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How to print object content in correct way?

I need to be able to print out the Student objects(all variables) in my array list. Is this possible? When i try to print it outputs this sort of thing e.g student.Student@82701e. I think it's hexadecimal or something

package student;

public class Student {

    private String studentName;
    private String studentNo;
    private String email;
    private int year;


    public Student() {
        this.studentName = null;
        this.studentNo = null;
        this.email = null;
        this.year = -1;
    }

    public Student(String nName, String nNum, String nEmail, int nYr) {
        this.studentName = nName;
        this.studentNo = nNum;
        this.email = nEmail;
        this.year = nYr;
    }

    public void setStudentName(String newStudentName) {
        this.studentName = newStudentName;
    }

    public void setStudentNo(String newStudentNo) {
        this.studentNo = newStudentNo;
    }

    public void setEmail(String newEmail) {
        this.email = newEmail;
    }

    public void setYear(int newYear) {
        this.year = newYear;
    }

    public String getStudentName() {
        return studentName;
    }

    public String getStudentNo() {
        return studentNo;
    }

    public String getEmail() {
        return email;
    }

    public int getYear() {
        return year;
    }
}

package student;

import java.util.ArrayList;
import java.util.List;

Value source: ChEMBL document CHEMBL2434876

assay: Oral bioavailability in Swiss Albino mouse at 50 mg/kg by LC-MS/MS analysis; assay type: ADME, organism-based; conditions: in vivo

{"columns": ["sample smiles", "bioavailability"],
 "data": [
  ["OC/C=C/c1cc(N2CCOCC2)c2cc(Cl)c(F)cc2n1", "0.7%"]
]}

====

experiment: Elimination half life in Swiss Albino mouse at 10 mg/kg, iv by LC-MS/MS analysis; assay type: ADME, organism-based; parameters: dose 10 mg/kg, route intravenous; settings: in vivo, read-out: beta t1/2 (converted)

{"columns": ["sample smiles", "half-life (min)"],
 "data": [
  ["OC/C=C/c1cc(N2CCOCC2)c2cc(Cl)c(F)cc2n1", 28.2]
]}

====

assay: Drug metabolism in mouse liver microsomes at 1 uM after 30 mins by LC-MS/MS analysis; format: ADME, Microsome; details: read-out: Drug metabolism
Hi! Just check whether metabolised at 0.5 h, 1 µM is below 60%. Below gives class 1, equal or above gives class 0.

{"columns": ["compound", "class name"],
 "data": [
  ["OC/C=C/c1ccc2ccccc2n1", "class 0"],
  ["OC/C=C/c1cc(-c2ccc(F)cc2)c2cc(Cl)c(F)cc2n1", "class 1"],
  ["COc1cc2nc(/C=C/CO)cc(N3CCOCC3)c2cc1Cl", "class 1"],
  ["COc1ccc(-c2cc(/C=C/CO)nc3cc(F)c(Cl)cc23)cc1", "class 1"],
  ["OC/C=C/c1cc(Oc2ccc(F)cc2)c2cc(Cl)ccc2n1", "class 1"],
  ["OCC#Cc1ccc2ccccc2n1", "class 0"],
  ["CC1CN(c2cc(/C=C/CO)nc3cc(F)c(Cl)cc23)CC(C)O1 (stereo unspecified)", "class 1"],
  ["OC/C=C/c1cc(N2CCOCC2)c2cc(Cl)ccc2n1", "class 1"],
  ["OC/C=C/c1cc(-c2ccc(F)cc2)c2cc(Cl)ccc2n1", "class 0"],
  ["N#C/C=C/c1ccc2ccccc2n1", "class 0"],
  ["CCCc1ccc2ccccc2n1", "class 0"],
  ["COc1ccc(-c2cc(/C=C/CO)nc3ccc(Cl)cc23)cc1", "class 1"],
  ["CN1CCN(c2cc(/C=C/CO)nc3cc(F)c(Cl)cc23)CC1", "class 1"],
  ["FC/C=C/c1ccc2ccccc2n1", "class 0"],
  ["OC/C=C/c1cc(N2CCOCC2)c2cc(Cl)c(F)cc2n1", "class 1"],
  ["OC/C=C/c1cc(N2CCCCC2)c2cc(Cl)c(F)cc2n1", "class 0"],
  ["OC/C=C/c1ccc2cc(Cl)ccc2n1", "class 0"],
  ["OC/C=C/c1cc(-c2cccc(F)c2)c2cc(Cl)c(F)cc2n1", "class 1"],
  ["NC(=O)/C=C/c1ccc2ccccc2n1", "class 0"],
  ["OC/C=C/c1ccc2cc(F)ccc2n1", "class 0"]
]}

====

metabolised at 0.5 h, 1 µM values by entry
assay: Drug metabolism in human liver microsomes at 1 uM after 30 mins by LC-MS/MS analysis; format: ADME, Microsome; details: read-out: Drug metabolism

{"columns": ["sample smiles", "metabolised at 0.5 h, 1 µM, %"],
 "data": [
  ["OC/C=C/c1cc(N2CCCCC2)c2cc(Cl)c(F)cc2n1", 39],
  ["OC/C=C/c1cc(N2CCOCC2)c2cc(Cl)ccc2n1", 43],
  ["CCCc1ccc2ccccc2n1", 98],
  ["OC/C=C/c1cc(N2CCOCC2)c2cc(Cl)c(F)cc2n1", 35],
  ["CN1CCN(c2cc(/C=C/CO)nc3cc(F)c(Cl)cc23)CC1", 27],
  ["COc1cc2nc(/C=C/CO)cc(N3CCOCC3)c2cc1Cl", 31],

import java.util.Scanner;

public class studentTest {

    public static void main(String[] args) {
        Scanner input = new Scanner(System.in);



        List<Student> Students = new ArrayList();


        Student student1 = new Student();

        student1.setStudentName("Bob Marley");
        student1.setStudentNo("N0002");
        student1.setEmail("student2@student.com");
        student1.setYear(2);

        Students.add(student1);

        Student student2 = new Student();

        student2.setStudentName("Bill Harvey");
        student2.setStudentNo("N0003");
        student2.setEmail("student3@student.com");
        student2.setYear(2);

        Students.add(student2);

        Student student3 = new Student();

        student3.setStudentName("John Beans");
        student3.setStudentNo("N0004");
        student3.setEmail("student4@student.com");
        student3.setYear(2);

        Students.add(student3);


        System.out.println("Add new students: ");
        System.out.println("Enter number of students to add: ");
        int countStudents = input.nextInt();

        for (int i = 0; i < countStudents; i++) {
            Student newStudents = new Student();


            System.out.println("Enter details for student: " + (i + 1));

            System.out.println("Enter name: ");
            newStudents.setStudentName(input.next());

            System.out.println("Enter Number: ");
            newStudents.setStudentNo(input.next());System.out.println("Search by student number: ");



            System.out.println("Enter email: ");